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How do you do version/source control in SharePoint Visual Studio projects (I'm using 2010)? Can it be connected to SVN, for example? I'm new to SharePoint.

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Are you talking about source control of Visual Studio projects? If so, it's the same as it would be for any other kind of project. –  Rob Windsor Jul 7 '11 at 12:47
    
I guess it's web parts and other customized elements in Sharepoint that would be in SVN. –  Alex C Jul 7 '11 at 14:00
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Wow - so many answer when we've no idea if he's really asking about SVN/Visual Studio (as most assumed) or what - why not wait for clarification quick shooters ;) –  Ryan Jul 7 '11 at 15:01
    
As pointed out, the question as written didn't have all the details required. The OP has said they're new to SP so probably don't know about SP dev. If they don't agree with the community's assumption of Visual Studio projects then they can/should edit the question for clarification. –  Alex Angas Jul 7 '11 at 23:38
    
Sorry for not being clear. Actually, the varied answers helped clarify where and how you'd use SVN. From what I've gathered, it's for Visual Studio code you'd write that will be used in SharePoint. Very helpful answers. Thanks, everyone, for your input and great answers :) It's much appreciated in helping this newbie! –  Alex C Jul 10 '11 at 5:11
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Since SharePoint projects (code for customizations) can be seen as 'normal' coding project at some point, you can use a versioning system like SVN. I'd go for a combination of VisualSVN and TortoiseSVN as other suggest if you want to stick with SVN.

However for SharePoint development (more than regular .NET development) I prefer to go with TFS instead of SVN, since it's a smoother experience in my opinion. If you're in a decent .NET development company, they possibly have a TFS server set up already, or at least have access to it through their MSDN account (and TFS2010 is a walk in the park to set up).

If you're talking about version control of pages that you change on the SharePoint site itself (or on documents), that's taken care of SharePoint. No need for source control there. Only be sure to back up the databases.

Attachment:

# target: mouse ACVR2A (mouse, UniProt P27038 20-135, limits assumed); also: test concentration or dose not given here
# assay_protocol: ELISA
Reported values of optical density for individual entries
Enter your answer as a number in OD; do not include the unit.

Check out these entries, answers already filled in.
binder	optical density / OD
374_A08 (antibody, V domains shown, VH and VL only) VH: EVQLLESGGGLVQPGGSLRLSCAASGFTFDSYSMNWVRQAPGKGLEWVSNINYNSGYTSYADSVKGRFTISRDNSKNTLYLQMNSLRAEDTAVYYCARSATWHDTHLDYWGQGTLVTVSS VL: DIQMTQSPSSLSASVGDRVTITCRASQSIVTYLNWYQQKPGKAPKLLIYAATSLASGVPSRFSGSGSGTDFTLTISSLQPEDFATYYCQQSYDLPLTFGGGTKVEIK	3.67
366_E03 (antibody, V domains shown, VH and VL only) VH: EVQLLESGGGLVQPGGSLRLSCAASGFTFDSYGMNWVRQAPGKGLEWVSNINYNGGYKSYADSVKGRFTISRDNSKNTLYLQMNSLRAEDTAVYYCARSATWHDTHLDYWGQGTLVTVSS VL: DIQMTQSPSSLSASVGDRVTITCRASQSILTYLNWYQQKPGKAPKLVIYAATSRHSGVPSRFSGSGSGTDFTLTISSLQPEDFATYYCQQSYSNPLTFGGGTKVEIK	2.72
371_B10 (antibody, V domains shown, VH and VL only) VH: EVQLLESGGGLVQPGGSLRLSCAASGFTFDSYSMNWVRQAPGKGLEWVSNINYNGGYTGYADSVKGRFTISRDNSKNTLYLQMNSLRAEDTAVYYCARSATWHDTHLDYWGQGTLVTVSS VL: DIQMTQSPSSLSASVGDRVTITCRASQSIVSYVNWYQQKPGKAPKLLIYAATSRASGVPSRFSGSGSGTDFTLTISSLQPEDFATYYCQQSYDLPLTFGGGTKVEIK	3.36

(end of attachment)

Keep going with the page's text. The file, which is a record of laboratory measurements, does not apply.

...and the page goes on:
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We are also using TFS, it's doesn't what type of project you are working on! And I also like how it integrate with our Microsoft oriented ecosystem. –  Gabriel Mongeon Jul 7 '11 at 23:45
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SVN is simply source control for files - an example of this would be TortoiseSVN (http://tortoisesvn.tigris.org/). You would create your customisations for SharePoint using Visual Studio and then check these files into source control. You would not normally add any of the SharePoint files or databases into source control - only the customisations you create using Visual Studio.

Also be aware when using VisualSVN with VS2010 and SPI's (SharePoint Project Items) - we have seen issues where some items are not added by default to source control and you need to add these manually.

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We use SVN for our SharePoint 2010 project, basically we just structure the code as normal and then check it in to SVN, just like any other code. Nothing special really required. We use Tortoise as the client although you could use a Visual Studio plug-in to make things easier.

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Thanks, Michael. I'm new to Sharepoint and SVN, so forgive my newbie questions :) Do you add Sharepoint on the server to SVN? I'm just trying to wrap my head around this. Thanks again! –  Alex C Jul 7 '11 at 13:50
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No, we add the source code for what we customize into SVN. You shouldn't need to add SharePoint to SVN, kind of a waste if you have the installer. We do keep images of the VM's where we install SharePoint so we can restore as needed. –  MichaelF Jul 7 '11 at 20:39
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VisualSVN is a Subversion plug in for Visual Studio.

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